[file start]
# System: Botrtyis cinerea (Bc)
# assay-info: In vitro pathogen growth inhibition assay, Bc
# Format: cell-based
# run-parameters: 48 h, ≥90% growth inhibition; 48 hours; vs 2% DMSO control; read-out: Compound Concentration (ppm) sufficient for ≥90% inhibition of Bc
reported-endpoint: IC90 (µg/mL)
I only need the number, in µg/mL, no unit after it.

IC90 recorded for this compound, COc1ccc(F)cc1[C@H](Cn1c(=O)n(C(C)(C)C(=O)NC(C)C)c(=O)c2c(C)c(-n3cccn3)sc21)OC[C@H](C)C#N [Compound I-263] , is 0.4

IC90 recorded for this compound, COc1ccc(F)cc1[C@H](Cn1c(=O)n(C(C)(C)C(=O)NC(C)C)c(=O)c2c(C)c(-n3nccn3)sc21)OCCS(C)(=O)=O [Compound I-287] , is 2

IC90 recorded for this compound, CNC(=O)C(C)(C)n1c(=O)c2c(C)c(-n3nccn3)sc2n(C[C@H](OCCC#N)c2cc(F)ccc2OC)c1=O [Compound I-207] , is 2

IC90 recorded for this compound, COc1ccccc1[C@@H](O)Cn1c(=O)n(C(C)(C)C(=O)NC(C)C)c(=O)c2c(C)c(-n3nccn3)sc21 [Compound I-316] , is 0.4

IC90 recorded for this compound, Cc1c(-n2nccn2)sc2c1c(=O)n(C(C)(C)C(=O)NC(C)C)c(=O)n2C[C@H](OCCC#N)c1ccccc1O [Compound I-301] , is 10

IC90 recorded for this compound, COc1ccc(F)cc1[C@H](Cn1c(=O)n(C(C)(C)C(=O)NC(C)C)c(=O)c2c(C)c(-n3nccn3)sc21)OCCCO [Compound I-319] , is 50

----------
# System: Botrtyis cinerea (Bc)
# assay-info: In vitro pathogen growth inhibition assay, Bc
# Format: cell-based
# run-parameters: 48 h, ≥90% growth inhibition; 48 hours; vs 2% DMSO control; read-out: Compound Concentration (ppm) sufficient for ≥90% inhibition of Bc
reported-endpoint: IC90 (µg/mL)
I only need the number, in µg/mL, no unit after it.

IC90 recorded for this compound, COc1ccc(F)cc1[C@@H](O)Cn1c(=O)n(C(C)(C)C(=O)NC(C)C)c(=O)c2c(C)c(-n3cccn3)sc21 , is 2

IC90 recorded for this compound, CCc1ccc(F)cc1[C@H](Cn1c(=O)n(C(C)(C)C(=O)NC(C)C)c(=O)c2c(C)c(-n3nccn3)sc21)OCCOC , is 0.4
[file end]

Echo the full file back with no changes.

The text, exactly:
# System: Botrtyis cinerea (Bc)
# assay-info: In vitro pathogen growth inhibition assay, Bc
# Format: cell-based
# run-parameters: 48 h, ≥90% growth inhibition; 48 hours; vs 2% DMSO control; read-out: Compound Concentration (ppm) sufficient for ≥90% inhibition of Bc
reported-endpoint: IC90 (µg/mL)
I only need the number, in µg/mL, no unit after it.

IC90 recorded for this compound, COc1ccc(F)cc1[C@H](Cn1c(=O)n(C(C)(C)C(=O)NC(C)C)c(=O)c2c(C)c(-n3cccn3)sc21)OC[C@H](C)C#N [Compound I-263] , is 0.4

IC90 recorded for this compound, COc1ccc(F)cc1[C@H](Cn1c(=O)n(C(C)(C)C(=O)NC(C)C)c(=O)c2c(C)c(-n3nccn3)sc21)OCCS(C)(=O)=O [Compound I-287] , is 2

IC90 recorded for this compound, CNC(=O)C(C)(C)n1c(=O)c2c(C)c(-n3nccn3)sc2n(C[C@H](OCCC#N)c2cc(F)ccc2OC)c1=O [Compound I-207] , is 2

IC90 recorded for this compound, COc1ccccc1[C@@H](O)Cn1c(=O)n(C(C)(C)C(=O)NC(C)C)c(=O)c2c(C)c(-n3nccn3)sc21 [Compound I-316] , is 0.4

IC90 recorded for this compound, Cc1c(-n2nccn2)sc2c1c(=O)n(C(C)(C)C(=O)NC(C)C)c(=O)n2C[C@H](OCCC#N)c1ccccc1O [Compound I-301] , is 10

IC90 recorded for this compound, COc1ccc(F)cc1[C@H](Cn1c(=O)n(C(C)(C)C(=O)NC(C)C)c(=O)c2c(C)c(-n3nccn3)sc21)OCCCO [Compound I-319] , is 50

----------
# System: Botrtyis cinerea (Bc)
# assay-info: In vitro pathogen growth inhibition assay, Bc
# Format: cell-based
# run-parameters: 48 h, ≥90% growth inhibition; 48 hours; vs 2% DMSO control; read-out: Compound Concentration (ppm) sufficient for ≥90% inhibition of Bc
reported-endpoint: IC90 (µg/mL)
I only need the number, in µg/mL, no unit after it.

IC90 recorded for this compound, COc1ccc(F)cc1[C@@H](O)Cn1c(=O)n(C(C)(C)C(=O)NC(C)C)c(=O)c2c(C)c(-n3cccn3)sc21 , is 2

IC90 recorded for this compound, CCc1ccc(F)cc1[C@H](Cn1c(=O)n(C(C)(C)C(=O)NC(C)C)c(=O)c2c(C)c(-n3nccn3)sc21)OCCOC , is 0.4